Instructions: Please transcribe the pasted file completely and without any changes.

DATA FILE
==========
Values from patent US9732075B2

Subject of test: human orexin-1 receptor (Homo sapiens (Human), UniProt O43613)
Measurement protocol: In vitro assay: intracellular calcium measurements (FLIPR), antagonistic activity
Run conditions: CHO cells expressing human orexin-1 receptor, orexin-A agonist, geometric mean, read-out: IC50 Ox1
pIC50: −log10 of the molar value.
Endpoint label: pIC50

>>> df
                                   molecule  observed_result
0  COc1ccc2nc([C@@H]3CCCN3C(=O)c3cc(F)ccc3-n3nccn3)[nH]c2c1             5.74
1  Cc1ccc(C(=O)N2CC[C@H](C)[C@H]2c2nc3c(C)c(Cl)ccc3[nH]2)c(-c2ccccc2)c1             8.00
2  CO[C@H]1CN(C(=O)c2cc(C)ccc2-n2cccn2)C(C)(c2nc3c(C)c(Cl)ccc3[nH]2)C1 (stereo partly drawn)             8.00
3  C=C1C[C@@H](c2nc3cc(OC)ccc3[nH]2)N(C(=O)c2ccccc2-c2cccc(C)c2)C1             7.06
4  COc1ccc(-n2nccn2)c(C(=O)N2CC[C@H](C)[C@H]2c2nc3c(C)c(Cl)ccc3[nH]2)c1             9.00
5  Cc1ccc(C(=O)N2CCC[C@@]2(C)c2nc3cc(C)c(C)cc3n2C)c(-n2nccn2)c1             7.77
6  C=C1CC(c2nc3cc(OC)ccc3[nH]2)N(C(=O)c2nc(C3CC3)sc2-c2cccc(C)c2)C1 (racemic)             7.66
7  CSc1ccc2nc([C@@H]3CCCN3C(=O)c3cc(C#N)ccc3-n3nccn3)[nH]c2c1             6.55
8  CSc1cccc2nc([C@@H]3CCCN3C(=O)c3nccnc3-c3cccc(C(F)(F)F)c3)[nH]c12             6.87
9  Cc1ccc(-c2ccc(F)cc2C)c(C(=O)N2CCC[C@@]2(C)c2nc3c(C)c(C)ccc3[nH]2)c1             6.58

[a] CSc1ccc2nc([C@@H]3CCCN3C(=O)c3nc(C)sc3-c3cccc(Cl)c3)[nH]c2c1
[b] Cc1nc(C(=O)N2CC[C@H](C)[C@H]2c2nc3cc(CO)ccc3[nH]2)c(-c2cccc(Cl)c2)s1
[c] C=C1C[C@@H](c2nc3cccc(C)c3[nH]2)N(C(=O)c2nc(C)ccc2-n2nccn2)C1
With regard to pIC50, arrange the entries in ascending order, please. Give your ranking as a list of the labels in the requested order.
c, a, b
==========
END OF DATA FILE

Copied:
Values from patent US9732075B2

Subject of test: human orexin-1 receptor (Homo sapiens (Human), UniProt O43613)
Measurement protocol: In vitro assay: intracellular calcium measurements (FLIPR), antagonistic activity
Run conditions: CHO cells expressing human orexin-1 receptor, orexin-A agonist, geometric mean, read-out: IC50 Ox1
pIC50: −log10 of the molar value.
Endpoint label: pIC50

>>> df
                                   molecule  observed_result
0  COc1ccc2nc([C@@H]3CCCN3C(=O)c3cc(F)ccc3-n3nccn3)[nH]c2c1             5.74
1  Cc1ccc(C(=O)N2CC[C@H](C)[C@H]2c2nc3c(C)c(Cl)ccc3[nH]2)c(-c2ccccc2)c1             8.00
2  CO[C@H]1CN(C(=O)c2cc(C)ccc2-n2cccn2)C(C)(c2nc3c(C)c(Cl)ccc3[nH]2)C1 (stereo partly drawn)             8.00
3  C=C1C[C@@H](c2nc3cc(OC)ccc3[nH]2)N(C(=O)c2ccccc2-c2cccc(C)c2)C1             7.06
4  COc1ccc(-n2nccn2)c(C(=O)N2CC[C@H](C)[C@H]2c2nc3c(C)c(Cl)ccc3[nH]2)c1             9.00
5  Cc1ccc(C(=O)N2CCC[C@@]2(C)c2nc3cc(C)c(C)cc3n2C)c(-n2nccn2)c1             7.77
6  C=C1CC(c2nc3cc(OC)ccc3[nH]2)N(C(=O)c2nc(C3CC3)sc2-c2cccc(C)c2)C1 (racemic)             7.66
7  CSc1ccc2nc([C@@H]3CCCN3C(=O)c3cc(C#N)ccc3-n3nccn3)[nH]c2c1             6.55
8  CSc1cccc2nc([C@@H]3CCCN3C(=O)c3nccnc3-c3cccc(C(F)(F)F)c3)[nH]c12             6.87
9  Cc1ccc(-c2ccc(F)cc2C)c(C(=O)N2CCC[C@@]2(C)c2nc3c(C)c(C)ccc3[nH]2)c1             6.58

[a] CSc1ccc2nc([C@@H]3CCCN3C(=O)c3nc(C)sc3-c3cccc(Cl)c3)[nH]c2c1
[b] Cc1nc(C(=O)N2CC[C@H](C)[C@H]2c2nc3cc(CO)ccc3[nH]2)c(-c2cccc(Cl)c2)s1
[c] C=C1C[C@@H](c2nc3cccc(C)c3[nH]2)N(C(=O)c2nc(C)ccc2-n2nccn2)C1
With regard to pIC50, arrange the entries in ascending order, please. Give your ranking as a list of the labels in the requested order.
c, a, b